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Love, music, and revolution in Paris

THE MARK OF THE ANGEL By Nancy Huston Steerforth Press 222 pp., $21

The shadowy region between innocence and guilt is the territory explored by Nancy Huston in her tautly written novel "The Mark of the Angel."

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The Canadian-born Huston, who has lived in Paris since 1973, writes in both French and English. This is her first novel to be published in the United States.

The story begins in Paris, 1957, where, we're informed, "Life is great. Modern.... Cars are chrome-fitted, living rooms glow with the gray light of TV." But then again, "not everything is perfect. Here and there, even in France, there are signs that humanity still has a little progress to make. For instance, four hundred thousand young Frenchmen ... are currently in Algeria for the purpose of - oh, not a war or anything like that, simply, well, a kind of pacification process that is becoming a little sticky."

The narrative zeroes in on a 20-year-old German woman, Saffie, who has come to Paris looking for work. She finds employment as a housemaid for a young Frenchman, Raphael Lepage, who will become one of the world's great flutists. A sensitive, intelligent, and tactful young man, Raphael finds himself inexplicably attracted to this strange young woman: slender, plainly dressed, extremely devoted to housework, passive, taciturn, imperturbable.

After knowing her for only three weeks, he asks her to marry him. Suspecting that her lack of emotion may be the result of deep psychic wounds, Raphael is patient and gentle with her. On learning that his new wife is pregnant, he hopes that motherhood will bring her out of her shell.

But Saffie barely eats enough during pregnancy to nourish herself, let alone the baby, who, nonetheless, manages to make his premature way into the world.

What finally does bring Saffie out of her shell is a poor Hungarian Jewish instrument-maker, Andras, whom she meets when she goes to his shop to have one of her husband's flutes repaired. Before they know it, they've embarked on a love affair. Every week, she brings her little son in his stroller to the slum section to visit her lover.

This love triangle is fraught with political, ethical, and philosophical overtones. Saffie is able to unburden herself to Andras, telling him a heart-rending story of wartime deprivation and terror.

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But Andras is dismayed by her "German" capacity for self-pity, her ability to cling to her own injuries in the face of the far greater suffering of the Jews of Europe.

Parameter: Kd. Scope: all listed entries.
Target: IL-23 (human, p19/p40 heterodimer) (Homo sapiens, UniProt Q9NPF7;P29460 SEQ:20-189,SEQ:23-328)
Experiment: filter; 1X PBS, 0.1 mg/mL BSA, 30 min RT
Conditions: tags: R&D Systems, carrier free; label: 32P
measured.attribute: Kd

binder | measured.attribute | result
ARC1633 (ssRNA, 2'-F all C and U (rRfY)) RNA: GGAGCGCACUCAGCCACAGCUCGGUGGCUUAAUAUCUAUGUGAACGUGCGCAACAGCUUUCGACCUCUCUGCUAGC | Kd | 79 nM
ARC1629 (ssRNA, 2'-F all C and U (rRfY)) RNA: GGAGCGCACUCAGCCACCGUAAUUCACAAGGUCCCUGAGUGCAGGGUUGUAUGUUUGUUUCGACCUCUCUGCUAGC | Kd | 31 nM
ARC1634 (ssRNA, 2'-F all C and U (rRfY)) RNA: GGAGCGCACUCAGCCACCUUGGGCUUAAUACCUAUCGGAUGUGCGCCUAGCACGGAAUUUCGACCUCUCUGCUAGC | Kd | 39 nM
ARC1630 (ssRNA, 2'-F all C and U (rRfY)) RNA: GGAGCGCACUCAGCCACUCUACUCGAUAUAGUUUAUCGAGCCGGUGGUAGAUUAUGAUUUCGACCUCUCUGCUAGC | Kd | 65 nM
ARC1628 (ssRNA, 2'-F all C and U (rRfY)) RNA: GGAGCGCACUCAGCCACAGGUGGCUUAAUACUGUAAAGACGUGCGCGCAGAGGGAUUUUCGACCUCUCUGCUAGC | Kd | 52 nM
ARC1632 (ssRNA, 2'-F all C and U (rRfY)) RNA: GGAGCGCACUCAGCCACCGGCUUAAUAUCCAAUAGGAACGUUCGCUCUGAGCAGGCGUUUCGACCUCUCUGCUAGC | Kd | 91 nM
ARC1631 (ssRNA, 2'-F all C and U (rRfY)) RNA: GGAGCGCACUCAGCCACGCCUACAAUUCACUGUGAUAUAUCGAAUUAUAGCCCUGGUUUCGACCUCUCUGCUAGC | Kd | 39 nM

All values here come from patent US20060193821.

Saffie, for her part, is shocked to learn that Andras is involved in helping local members of the Algerian National Liberation Front procure weapons for their struggle against French colonialism. Not only does Andras see the Algerian Arabs as fellow victims (with the Jews) of European racism, but he also supports them as communist revolutionaries.

Yet their relationship endures: "What each loves in the other," the narrator tells us, "is the enemy." It is hard to say whether their love is a dark passion rooted in hate or a way of transforming enmity into amity. Raphael, meanwhile, moves from strength to strength as a musician, even as his wife and child, unbeknownst to him, become less and less his, more and more Andras's. For Raphael, making music is a political act: although there will always be injustice in the world, he explains, "somehow ... happiness and beauty ... still have to be embodied in the here and now." Yet even this gentle, patient, well-intentioned artist does not manage to retain his innocence.

Without making the mistake of claiming that there is no distinction between guilt and innocence, Huston's novel suggests that both can exist in a single individual and be hard to disentangle. Her novel also pays tribute to the subjective truths of individual experience: No matter how lightly or heavily it might weigh on an objective scale, each person's suffering is real.

Although occasionally the narrative voice becomes heavy-handed and intrusive, for the most part, Huston employs it skillfully, as a means of standing back from the characters and enabling the reader to see the central point of the novel: the tragic clash of multiple histories, multiple worlds, that simultaneously inhabit a single planet, sparking off infinitely complex actions and reactions, the outcome of which no one can predict.

*Merle Rubin reviews books regularly for the Monitor.

(c) Copyright 1999. The Christian Science Publishing Society

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